- a compulsion to set things on fire.
Origin of pyromania
Examples from the Web for pyromaniac
Contemporary Examples of pyromaniac
“My gut is telling me it is a pyromaniac having a good time and likes watching the buildings burn,” he says.Who’s Setting This Small Town on Fire?
April 16, 2013
Historical Examples of pyromaniac
They could not feel worse if they learned that the child was a thief or a pyromaniac.Woman
William J. Robinson
- psychiatry the uncontrollable impulse and practice of setting things on fire
Word Origin and History for pyromaniac
1855, from pyromania. As a noun from 1861.
The propensity which leads an insane person to accomplish his purpose by burning, has been considered to merit particular notice, and to constitute a variety of monomania. Dr. Marc, of France, has published a memoir on the subject; he gives the name of pyromania to it, and considers that, like other insane propensities, it may be the result of instinct, or it may be the result of delusion--reasoning upon erroneous principles. [Alexander Morrison, M.D., "The Physiognomy of Mental Diseases," London, 1840]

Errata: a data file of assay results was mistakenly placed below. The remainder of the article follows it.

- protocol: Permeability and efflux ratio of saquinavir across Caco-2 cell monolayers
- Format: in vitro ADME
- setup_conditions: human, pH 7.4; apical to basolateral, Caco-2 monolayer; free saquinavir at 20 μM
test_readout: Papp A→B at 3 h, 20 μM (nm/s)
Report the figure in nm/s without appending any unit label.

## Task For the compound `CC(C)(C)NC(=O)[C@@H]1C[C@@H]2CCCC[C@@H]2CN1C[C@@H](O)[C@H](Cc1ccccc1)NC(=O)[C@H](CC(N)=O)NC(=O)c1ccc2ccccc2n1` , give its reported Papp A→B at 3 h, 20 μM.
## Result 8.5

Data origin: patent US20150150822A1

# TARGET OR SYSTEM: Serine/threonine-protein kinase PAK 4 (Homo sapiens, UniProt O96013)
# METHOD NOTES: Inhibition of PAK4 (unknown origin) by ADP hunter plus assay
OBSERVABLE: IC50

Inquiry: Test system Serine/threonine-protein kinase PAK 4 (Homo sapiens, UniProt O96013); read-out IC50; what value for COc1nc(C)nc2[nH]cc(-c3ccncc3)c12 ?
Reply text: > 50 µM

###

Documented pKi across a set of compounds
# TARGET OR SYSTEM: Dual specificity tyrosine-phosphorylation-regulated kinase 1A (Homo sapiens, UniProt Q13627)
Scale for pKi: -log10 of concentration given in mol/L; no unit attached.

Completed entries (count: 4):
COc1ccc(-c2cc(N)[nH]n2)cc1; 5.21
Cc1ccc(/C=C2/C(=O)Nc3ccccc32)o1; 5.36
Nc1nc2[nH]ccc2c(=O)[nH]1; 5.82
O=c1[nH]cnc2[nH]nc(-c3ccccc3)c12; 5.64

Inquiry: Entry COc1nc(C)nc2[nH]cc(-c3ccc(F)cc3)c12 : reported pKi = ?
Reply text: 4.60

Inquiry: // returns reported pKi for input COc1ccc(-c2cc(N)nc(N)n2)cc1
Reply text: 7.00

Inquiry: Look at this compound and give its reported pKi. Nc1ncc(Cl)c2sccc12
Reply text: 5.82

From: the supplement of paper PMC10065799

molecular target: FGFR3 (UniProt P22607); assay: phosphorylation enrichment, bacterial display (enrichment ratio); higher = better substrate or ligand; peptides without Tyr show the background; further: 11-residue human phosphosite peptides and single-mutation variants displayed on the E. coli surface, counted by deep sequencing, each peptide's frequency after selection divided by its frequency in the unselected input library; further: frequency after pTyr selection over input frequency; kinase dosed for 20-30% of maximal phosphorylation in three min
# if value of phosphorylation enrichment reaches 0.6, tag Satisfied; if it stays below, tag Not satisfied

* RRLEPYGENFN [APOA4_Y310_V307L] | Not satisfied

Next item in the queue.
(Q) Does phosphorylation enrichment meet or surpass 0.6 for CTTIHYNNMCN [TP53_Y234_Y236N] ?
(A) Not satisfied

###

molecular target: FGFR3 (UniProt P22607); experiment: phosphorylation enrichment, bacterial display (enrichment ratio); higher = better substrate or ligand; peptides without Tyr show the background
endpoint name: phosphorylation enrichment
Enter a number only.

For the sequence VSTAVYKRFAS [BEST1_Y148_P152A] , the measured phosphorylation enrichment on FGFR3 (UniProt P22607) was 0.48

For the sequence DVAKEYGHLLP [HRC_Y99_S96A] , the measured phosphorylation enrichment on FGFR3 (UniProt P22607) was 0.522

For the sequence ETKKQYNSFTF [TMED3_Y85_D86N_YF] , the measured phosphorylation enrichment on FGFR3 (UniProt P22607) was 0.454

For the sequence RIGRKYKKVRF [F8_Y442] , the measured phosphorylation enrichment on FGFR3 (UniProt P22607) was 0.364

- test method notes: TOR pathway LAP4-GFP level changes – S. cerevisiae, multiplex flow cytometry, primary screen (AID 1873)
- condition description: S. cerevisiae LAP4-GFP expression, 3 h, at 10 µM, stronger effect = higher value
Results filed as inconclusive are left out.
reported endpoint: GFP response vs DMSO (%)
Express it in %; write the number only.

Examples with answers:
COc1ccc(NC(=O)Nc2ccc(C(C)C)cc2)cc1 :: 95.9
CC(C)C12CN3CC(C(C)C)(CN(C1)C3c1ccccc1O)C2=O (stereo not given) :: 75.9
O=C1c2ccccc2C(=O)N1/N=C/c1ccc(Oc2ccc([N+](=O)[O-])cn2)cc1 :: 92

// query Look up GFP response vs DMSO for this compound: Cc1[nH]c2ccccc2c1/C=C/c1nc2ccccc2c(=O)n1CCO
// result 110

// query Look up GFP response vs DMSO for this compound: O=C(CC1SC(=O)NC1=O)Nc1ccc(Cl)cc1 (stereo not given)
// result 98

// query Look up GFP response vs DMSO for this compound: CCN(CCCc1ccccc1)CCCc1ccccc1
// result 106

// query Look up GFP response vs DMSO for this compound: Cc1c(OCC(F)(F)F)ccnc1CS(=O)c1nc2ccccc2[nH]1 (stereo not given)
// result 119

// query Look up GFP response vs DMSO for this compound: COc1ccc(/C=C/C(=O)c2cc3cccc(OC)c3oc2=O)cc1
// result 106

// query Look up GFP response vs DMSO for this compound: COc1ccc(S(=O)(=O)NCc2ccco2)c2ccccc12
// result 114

An older word for it was incendiarism.
- An uncontrollable impulse to start fires.
An uncontrollable urge to set fires.